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Ranking the 6 Disney CEOs From Worst to Best

Throughout the impeccable history of The Walt Disney Company, only six individuals have been in charge. These men – and only men thus far – led the company as Chief Executive Officer (CEO).

Believe it or not, Walt Disney isn’t even on this list! He shares an odd historical footnote with the late Frank Wells in that both men served as President of Disney but never CEO. With the clear choice as best and most famous leader off the board, let’s rank the six CEOs who have run The Walt Disney Company!

6. Donn Tatum

In a way, ranking Donn Tatum as Disney CEO is brutally unfair. Walt and Roy O. Disney hired him from an outside company in 1956, and Tatum rarely had say over the direction of the company until after their deaths. Before 1967, he worked with the brothers to maximize profits at Disney.

When Uncle Walt died in 1966, Roy took over the business officially, although we’ll discuss that in a bit. So, for another five years, Tatum worked for one of the company’s founders. When he finally received the promotion to CEO, he mainly got the gig because both Disney brothers were dead. Otherwise, Roy would have kept it for several more years despite his age.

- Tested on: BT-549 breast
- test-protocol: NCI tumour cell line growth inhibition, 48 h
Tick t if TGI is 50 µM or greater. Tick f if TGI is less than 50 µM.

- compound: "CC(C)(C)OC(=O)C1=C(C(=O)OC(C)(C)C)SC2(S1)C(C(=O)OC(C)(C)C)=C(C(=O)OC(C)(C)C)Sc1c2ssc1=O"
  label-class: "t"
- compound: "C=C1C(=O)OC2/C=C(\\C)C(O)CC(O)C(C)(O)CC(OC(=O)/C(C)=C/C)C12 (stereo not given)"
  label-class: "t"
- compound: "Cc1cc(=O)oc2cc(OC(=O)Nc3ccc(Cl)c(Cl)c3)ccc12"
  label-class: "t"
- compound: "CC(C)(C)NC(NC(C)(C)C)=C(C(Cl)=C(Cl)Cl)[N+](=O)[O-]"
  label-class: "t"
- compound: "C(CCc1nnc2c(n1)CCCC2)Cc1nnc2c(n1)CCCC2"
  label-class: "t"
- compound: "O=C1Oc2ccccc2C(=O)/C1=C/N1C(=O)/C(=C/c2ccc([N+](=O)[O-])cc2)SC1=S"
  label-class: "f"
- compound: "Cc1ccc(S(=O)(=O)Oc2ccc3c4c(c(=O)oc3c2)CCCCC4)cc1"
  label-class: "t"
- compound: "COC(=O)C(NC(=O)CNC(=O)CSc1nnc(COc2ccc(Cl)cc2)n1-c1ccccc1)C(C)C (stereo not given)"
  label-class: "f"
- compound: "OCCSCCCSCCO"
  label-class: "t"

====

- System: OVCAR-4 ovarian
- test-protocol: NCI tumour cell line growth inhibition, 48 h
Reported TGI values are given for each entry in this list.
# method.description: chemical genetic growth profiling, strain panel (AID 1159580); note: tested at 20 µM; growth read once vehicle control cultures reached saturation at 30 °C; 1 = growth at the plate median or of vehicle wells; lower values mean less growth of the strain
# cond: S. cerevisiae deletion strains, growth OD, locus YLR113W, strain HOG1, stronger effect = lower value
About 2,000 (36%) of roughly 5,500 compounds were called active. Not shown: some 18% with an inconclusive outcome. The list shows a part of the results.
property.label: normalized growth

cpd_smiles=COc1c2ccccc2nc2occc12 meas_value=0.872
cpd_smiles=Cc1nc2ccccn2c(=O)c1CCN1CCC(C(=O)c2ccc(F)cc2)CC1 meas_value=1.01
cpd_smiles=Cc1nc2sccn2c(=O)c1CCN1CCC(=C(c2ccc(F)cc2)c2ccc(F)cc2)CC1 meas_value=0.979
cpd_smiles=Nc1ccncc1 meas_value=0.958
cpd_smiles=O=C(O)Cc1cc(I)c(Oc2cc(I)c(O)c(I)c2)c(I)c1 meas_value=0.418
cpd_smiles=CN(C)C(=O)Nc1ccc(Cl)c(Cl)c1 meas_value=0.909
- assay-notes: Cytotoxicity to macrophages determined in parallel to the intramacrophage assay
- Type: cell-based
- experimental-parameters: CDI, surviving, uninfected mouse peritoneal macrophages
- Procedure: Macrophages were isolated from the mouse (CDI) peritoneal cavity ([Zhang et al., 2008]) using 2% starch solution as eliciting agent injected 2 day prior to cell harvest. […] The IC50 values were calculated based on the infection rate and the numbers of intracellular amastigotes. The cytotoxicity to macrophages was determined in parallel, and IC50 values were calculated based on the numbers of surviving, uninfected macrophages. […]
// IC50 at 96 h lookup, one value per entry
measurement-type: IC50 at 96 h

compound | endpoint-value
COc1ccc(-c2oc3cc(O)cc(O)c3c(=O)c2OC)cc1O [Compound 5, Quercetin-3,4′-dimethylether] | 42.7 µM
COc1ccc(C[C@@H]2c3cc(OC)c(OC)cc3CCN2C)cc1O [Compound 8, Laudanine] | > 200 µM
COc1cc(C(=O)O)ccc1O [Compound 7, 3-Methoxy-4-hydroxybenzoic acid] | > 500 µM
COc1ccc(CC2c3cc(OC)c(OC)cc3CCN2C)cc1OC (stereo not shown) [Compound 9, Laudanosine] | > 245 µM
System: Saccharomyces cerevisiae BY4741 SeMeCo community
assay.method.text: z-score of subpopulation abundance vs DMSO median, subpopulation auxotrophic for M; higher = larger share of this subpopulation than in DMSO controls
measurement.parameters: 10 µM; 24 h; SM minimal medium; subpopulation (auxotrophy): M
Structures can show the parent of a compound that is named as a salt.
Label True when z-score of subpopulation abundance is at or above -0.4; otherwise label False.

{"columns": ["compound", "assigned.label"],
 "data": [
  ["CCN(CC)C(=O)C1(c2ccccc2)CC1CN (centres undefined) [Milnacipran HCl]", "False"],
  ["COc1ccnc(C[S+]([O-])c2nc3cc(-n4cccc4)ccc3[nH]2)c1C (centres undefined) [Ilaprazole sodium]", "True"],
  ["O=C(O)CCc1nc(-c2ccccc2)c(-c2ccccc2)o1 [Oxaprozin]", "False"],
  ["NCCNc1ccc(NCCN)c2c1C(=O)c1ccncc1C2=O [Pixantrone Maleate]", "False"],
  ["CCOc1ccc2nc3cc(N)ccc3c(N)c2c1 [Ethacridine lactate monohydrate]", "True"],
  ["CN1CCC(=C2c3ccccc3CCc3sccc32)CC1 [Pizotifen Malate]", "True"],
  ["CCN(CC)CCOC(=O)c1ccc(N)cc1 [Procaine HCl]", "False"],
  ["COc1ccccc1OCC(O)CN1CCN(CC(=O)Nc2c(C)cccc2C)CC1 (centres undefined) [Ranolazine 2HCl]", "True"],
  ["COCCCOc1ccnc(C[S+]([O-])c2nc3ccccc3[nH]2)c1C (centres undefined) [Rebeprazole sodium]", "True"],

Tatum oversaw some expansion of the brand with achievements like Space Mountain. Overall, he didn’t hold the gig long enough to make much of an impact, though. At the age of 67, he happily passed the title to another individual.

5. E. Cardon Walker

Card Walker became President of Disney at the same time that Tatum earned the title of CEO. Both of them enjoyed the full confidence of Roy and Walt Disney, making them ideal candidates to fill the void after the Disneys died.

Walker’s resume as a Disney employee is extraordinary. He joined the company in 1938 but then briefly left to become a decorated naval officer during World War II. When he returned to Disney, Walker earned Uncle Walt’s trust to the point that he received a spot on the Board of Directors.

In 1976, Tatum ceded the title of CEO to Walker, who proceeded to helm the company for seven mediocre years. The most significant achievements of Walker’s tenure were the construction of Tokyo Disneyland, which the Oriental Land Company oversaw, and the debut of the Disney Channel. And Walker only receives partial credit for that one. The rest goes to…

4. Ron W. Miller

This gentleman passed away during 2019, at which point many people suddenly realized his remarkable life story. Miller excelled at football to the point that he played for the Los Angeles Rams…the 1956 version. Yes, the Rams played in Los Angeles before they moved to St. Louis before returning to LA.